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As I follow the outrageous rumors and disturbing behavior surrounding health care reform, I am reminded of an earlier health crisis in this country. The outbreak of the AIDS virus in the 1980s created similar behavior among those who listened to the fear-mongers exploiting the crisis to advance their political and ideological agendas.
One of the victims of that hysteria was a young boy from Kokomo, Ind. named Ryan White. He acquired the AIDS virus through a blood transfusion he received to treat his hemophilia. When his diagnosis was made public, Ryan and his family were shunned, vilified and threatened. Classmates refused to attend the same school. Customers dropped his newspaper route. The White family fled their home in Kokomo after someone so filled with hate and fear fired a bullet through their living room window.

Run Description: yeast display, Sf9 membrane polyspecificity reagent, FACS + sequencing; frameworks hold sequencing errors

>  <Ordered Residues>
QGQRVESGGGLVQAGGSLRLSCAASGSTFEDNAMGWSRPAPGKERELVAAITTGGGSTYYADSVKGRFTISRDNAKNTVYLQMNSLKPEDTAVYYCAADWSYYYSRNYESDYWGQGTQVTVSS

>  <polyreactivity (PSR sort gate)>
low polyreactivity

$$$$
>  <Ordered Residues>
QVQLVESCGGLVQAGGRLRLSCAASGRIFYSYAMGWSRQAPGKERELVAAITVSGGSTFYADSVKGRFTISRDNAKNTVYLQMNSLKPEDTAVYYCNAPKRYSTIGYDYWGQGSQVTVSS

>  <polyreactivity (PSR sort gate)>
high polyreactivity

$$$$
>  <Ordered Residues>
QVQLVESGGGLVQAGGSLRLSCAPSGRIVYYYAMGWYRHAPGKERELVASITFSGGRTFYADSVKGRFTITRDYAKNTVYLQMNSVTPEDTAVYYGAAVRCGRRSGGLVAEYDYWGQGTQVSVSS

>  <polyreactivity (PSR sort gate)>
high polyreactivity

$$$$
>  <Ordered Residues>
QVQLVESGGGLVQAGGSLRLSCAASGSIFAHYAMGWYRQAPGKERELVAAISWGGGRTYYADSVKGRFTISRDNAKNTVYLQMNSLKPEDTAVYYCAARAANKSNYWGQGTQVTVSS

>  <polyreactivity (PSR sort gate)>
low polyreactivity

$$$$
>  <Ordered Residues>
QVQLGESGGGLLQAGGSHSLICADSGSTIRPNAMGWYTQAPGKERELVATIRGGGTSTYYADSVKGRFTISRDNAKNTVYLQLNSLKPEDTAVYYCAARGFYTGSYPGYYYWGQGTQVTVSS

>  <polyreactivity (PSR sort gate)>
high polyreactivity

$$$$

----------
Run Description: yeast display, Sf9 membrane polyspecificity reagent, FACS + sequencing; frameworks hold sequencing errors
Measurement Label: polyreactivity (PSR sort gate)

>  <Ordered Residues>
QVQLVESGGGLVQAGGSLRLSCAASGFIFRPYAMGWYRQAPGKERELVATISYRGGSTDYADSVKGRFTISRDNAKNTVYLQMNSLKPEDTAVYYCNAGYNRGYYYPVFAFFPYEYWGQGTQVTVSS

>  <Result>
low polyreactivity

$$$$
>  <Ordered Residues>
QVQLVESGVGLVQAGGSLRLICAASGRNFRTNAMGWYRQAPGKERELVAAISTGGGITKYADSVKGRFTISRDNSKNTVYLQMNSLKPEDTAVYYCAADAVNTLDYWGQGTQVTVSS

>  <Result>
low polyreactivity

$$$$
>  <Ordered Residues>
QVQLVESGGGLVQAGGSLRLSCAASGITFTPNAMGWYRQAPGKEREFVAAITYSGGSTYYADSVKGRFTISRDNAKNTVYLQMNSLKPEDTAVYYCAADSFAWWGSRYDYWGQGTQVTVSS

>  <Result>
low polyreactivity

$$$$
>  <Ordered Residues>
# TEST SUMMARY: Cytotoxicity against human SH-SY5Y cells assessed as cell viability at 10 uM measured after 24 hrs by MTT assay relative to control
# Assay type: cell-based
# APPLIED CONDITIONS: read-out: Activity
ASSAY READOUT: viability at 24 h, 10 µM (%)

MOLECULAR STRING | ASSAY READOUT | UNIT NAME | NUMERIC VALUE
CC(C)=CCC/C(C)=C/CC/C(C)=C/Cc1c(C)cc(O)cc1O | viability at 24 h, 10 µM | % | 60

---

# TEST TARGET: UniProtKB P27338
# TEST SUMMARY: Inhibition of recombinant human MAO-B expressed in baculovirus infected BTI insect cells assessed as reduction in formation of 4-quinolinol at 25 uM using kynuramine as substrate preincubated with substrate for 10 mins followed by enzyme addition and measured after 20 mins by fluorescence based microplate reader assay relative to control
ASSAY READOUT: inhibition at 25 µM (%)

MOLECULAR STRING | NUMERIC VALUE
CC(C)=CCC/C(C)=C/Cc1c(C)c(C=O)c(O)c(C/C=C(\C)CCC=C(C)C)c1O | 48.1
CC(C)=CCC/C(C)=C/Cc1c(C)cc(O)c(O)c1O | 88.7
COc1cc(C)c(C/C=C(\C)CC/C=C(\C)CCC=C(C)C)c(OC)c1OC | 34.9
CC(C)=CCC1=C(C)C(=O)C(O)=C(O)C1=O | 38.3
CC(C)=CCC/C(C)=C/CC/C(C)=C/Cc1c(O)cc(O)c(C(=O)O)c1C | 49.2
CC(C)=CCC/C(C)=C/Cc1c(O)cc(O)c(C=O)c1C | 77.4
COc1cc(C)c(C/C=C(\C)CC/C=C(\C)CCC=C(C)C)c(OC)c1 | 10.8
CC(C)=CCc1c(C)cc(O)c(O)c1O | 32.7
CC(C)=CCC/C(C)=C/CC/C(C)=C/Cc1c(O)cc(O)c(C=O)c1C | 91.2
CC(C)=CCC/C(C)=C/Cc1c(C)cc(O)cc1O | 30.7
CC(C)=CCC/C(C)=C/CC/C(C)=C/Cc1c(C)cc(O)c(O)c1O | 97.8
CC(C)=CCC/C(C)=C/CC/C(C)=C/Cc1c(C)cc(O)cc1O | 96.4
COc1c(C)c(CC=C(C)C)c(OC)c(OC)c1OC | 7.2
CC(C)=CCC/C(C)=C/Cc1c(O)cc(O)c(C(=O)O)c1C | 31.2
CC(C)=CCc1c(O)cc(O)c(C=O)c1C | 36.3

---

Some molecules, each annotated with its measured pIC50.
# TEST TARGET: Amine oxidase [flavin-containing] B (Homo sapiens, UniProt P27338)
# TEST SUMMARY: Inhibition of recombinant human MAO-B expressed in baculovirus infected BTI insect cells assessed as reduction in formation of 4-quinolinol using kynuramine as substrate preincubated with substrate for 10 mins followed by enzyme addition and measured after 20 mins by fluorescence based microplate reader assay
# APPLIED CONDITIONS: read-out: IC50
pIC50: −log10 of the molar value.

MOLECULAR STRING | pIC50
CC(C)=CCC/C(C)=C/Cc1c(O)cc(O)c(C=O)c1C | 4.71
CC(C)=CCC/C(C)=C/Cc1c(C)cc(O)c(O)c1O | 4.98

Young Ryan and his family moved to the town of Cicero, just 50 miles south of Kokomo. On his first day of school the principal, superintendent of schools and a number of students greeted Ryan with outstretched hands. It was a powerful gesture of reason and compassion. The news swept the country and began to calm the hysteria.
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